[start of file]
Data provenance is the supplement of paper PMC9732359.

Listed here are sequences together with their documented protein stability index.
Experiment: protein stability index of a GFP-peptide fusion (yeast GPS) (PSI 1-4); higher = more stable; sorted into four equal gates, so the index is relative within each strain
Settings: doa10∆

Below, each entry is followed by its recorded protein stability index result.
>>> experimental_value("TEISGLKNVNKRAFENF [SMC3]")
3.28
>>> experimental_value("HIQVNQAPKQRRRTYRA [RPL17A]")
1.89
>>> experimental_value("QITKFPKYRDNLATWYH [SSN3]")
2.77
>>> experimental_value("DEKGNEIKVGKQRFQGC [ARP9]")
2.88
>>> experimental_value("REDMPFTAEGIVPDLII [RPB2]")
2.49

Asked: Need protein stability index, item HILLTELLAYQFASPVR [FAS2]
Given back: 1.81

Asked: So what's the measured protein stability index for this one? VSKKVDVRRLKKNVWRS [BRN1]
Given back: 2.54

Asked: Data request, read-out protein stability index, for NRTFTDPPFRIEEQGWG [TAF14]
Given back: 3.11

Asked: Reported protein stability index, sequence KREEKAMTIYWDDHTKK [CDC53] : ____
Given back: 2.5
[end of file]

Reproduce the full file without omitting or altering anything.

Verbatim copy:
Data provenance is the supplement of paper PMC9732359.

Listed here are sequences together with their documented protein stability index.
Experiment: protein stability index of a GFP-peptide fusion (yeast GPS) (PSI 1-4); higher = more stable; sorted into four equal gates, so the index is relative within each strain
Settings: doa10∆

Below, each entry is followed by its recorded protein stability index result.
>>> experimental_value("TEISGLKNVNKRAFENF [SMC3]")
3.28
>>> experimental_value("HIQVNQAPKQRRRTYRA [RPL17A]")
1.89
>>> experimental_value("QITKFPKYRDNLATWYH [SSN3]")
2.77
>>> experimental_value("DEKGNEIKVGKQRFQGC [ARP9]")
2.88
>>> experimental_value("REDMPFTAEGIVPDLII [RPB2]")
2.49

Asked: Need protein stability index, item HILLTELLAYQFASPVR [FAS2]
Given back: 1.81

Asked: So what's the measured protein stability index for this one? VSKKVDVRRLKKNVWRS [BRN1]
Given back: 2.54

Asked: Data request, read-out protein stability index, for NRTFTDPPFRIEEQGWG [TAF14]
Given back: 3.11

Asked: Reported protein stability index, sequence KREEKAMTIYWDDHTKK [CDC53] : ____
Given back: 2.5